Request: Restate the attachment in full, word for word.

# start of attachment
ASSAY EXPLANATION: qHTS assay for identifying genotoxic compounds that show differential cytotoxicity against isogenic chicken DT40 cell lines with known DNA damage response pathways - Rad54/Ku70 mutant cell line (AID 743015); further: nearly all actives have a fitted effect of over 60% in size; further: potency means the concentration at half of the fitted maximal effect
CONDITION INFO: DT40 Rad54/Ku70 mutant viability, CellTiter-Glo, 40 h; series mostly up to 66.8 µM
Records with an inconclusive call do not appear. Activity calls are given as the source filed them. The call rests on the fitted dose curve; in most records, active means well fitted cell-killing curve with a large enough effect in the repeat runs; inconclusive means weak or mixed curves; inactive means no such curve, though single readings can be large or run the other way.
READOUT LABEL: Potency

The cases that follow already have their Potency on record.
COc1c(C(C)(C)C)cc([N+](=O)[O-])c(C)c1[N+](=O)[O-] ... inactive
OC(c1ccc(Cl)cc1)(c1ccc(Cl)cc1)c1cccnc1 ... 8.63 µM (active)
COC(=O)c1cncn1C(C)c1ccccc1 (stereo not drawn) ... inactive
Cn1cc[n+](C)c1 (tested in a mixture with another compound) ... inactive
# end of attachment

ASSAY EXPLANATION: qHTS assay for identifying genotoxic compounds that show differential cytotoxicity against isogenic chicken DT40 cell lines with known DNA damage response pathways - Rad54/Ku70 mutant cell line (AID 743015); further: nearly all actives have a fitted effect of over 60% in size; further: potency means the concentration at half of the fitted maximal effect
CONDITION INFO: DT40 Rad54/Ku70 mutant viability, CellTiter-Glo, 40 h; series mostly up to 66.8 µM
Records with an inconclusive call do not appear. Activity calls are given as the source filed them. The call rests on the fitted dose curve; in most records, active means well fitted cell-killing curve with a large enough effect in the repeat runs; inconclusive means weak or mixed curves; inactive means no such curve, though single readings can be large or run the other way.
READOUT LABEL: Potency

The cases that follow already have their Potency on record.
COc1c(C(C)(C)C)cc([N+](=O)[O-])c(C)c1[N+](=O)[O-] ... inactive
OC(c1ccc(Cl)cc1)(c1ccc(Cl)cc1)c1cccnc1 ... 8.63 µM (active)
COC(=O)c1cncn1C(C)c1ccccc1 (stereo not drawn) ... inactive
Cn1cc[n+](C)c1 (tested in a mixture with another compound) ... inactive